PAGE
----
Featured Video: Jail Tattoos

I’m not sure why someone would want to know how to make a jail tattoo….except maybe some of our inmate patients, I guess. However, correctional nurses need to know that these procedures go on in jail and prison cells all over the country. The process is crude and the instruments are often unclean. That means plenty of potential for infection and the passing of blood born pathogens like Hepatitis C. Read my blog post on what nurses need to know about prison tattoos and watch this short video for more particulars (sorry about the short advertisement at the beginning).

Sexual Abuse Behind Bars: Serving Incarcerated Victims

SAFEta Victim Centered Care Series

View Archive Webinar until October 29, 2011

Webinar Details:

Since the 2003 passage of the Prison Rape Elimination Act, the issue of sexual abuse behind bars has gained attention among many corrections and government officials, and some community-based victim advocates and medical professionals.  However, too often victims of sexual abuse in detention still face extreme barriers in receiving proper medical, crisis intervention, and mental health services.  This webinar will address the unique dynamics of sexual abuse in detention and how medical professionals, victim advocates and community-based Sexual Assault Response Teams can address the unique needs of incarcerated victims.  The webinar will include information about the prevalence of sexual abuse in both adult and juvenile facilities, barriers to victims’ recovery, best practices for providing crisis intervention and counseling to victims, and the importance of prison-based SARTs.

This webinar was originally presented at 2:00 p.m., Eastern, Thursday, July 28, 2011.  If you are viewing the archive of this webinar, and would like a certificate of completion once you have viewed the event, please go to the on line Evaluation at THIS LINK and complete the survey.   You can then send an email to:  info@safeta.org for a copy of your certificate to be emailed to you.

Presenter Information:

Linda McFarlane is the Deputy Executive Director at Just Dentention International (JDI)

Handouts for the Webinar: Power point handout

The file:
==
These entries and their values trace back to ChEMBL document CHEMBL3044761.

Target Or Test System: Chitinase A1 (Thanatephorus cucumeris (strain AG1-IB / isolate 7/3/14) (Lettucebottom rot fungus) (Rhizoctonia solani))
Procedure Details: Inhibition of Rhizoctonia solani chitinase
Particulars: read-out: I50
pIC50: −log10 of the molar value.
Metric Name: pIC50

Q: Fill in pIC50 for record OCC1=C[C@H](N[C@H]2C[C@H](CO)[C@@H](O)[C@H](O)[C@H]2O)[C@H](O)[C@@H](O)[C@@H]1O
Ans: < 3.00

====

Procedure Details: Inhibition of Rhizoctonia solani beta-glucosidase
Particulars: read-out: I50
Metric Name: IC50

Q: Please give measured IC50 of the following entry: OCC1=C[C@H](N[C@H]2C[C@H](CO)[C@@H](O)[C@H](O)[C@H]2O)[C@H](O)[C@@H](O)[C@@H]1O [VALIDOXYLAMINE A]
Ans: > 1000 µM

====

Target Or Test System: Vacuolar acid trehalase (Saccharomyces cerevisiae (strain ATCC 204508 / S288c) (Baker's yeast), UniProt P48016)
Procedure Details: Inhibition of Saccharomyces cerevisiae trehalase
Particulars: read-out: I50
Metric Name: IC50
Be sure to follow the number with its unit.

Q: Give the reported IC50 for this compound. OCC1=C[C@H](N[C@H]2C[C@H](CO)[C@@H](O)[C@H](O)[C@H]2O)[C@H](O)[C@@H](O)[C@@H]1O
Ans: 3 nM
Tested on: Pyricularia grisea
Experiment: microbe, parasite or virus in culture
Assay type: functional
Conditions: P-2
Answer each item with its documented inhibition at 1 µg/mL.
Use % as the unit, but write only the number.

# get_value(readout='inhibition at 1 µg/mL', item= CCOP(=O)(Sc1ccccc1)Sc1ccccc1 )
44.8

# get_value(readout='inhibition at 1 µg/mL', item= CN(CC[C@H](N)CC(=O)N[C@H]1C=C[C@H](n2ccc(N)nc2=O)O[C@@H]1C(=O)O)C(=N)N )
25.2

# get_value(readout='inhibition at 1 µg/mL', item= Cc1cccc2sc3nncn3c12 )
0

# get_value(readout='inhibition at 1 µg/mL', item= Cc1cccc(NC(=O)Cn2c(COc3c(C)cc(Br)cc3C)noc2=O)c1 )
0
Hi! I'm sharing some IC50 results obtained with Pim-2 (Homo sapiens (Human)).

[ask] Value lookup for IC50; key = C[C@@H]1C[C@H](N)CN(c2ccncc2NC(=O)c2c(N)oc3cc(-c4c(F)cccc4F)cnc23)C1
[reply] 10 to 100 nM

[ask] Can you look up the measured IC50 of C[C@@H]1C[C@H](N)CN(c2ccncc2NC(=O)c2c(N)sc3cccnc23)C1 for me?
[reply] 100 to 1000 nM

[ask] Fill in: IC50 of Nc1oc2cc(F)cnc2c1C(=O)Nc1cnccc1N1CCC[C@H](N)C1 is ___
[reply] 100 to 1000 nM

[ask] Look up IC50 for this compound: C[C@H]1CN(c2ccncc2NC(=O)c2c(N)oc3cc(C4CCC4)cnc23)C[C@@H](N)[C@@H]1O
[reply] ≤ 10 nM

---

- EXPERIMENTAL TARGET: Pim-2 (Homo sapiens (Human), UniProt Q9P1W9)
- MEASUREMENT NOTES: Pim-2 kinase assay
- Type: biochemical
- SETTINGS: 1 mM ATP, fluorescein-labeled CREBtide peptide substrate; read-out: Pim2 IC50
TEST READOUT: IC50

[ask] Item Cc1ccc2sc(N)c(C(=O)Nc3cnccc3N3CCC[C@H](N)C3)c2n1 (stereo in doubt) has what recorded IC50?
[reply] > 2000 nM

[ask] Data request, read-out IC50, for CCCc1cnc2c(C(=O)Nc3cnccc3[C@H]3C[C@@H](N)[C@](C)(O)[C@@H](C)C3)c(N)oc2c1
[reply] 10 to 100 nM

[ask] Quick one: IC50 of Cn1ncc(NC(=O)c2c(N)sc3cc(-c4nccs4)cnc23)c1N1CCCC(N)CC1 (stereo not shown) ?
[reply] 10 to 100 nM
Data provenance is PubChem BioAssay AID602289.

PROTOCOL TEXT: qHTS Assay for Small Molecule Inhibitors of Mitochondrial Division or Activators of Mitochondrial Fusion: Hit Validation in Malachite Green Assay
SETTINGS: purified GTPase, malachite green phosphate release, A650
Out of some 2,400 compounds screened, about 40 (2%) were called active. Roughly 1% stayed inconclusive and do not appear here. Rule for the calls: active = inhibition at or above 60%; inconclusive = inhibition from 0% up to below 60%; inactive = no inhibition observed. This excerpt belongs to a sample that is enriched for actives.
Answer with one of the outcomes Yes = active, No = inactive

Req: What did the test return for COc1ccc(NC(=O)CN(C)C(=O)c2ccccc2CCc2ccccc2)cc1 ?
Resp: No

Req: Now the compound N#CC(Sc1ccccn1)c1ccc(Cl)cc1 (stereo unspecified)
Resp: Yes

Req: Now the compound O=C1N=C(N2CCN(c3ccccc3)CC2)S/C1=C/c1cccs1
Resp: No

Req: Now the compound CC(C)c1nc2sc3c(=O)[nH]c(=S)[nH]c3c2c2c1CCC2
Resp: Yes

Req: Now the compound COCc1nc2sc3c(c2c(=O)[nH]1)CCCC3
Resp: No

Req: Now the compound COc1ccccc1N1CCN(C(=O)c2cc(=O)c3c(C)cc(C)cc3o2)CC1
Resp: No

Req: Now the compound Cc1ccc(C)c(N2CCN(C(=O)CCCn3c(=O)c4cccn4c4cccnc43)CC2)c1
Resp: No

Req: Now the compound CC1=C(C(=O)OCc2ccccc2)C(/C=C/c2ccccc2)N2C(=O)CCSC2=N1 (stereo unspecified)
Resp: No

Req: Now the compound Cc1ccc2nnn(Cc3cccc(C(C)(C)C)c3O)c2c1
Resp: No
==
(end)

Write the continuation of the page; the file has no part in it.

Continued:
PowerPoint Slides

DOJ Standards for Community Providers.

Hope for Survivors Who are Incarcerated.

*NOTE: there are no nursing CEU’s offered for the SAFEta webinars. However,after completing an evaluation of the webinar, you are able to receive a certificate of attendance for attending the event. Contact kimday@iafn.org for help with this option.

Featured Video: Mental Health Jail Diversion Program

Michigan has implemented a mental health jail diversion program geared toward getting those individuals with nonviolent misdemeanor charges diverted to treatment programs rather than incarceration. They have teamed up with an unlikely partner, Easter Seals, to create the program. Not only is treatment enhanced for the mentally ill but nuisance calls to the police are reduced and resources can be shifted to crime prevention. Jails now have more mentally ill than hospitals according to a 2010 study by the National Sheriff’s Association. This program is a promising option if there are enough treatment beds available.

Featured Video: Correctional Nursing in Washington State

This is a short video with some examples of correctional nursing practice in a prison setting. The speaker, Dana Outtersetter, RN, is a nurse manager at this facility. She says nurses are apprehensive about working in corrections because of what is shown on TV. This is so true. The sensationalization of the prison experience by shows like Lock-up, Oz and Prison Break distort the actual situation and cause undue fear.

Videos like this and others posted by various corrections entities help to demystify the correctional nursing experience. What ideas do you have to get the word out about the important work done by correctional nurses?

Featured Video: Hospice Nursing at Iowa State Penitentiary

This video clip is from a documentary being filmed by my friend Edgar Barens. Hospice nursing in correctional facilities is a compassionate field of nursing made visible and given voice by this work. Consider supporting this fine work.

 

Prison Terminal: They’re Warriors from Edgar Barens on Vimeo.

Do you work in a hospice setting or know someone who does? Tell us your story.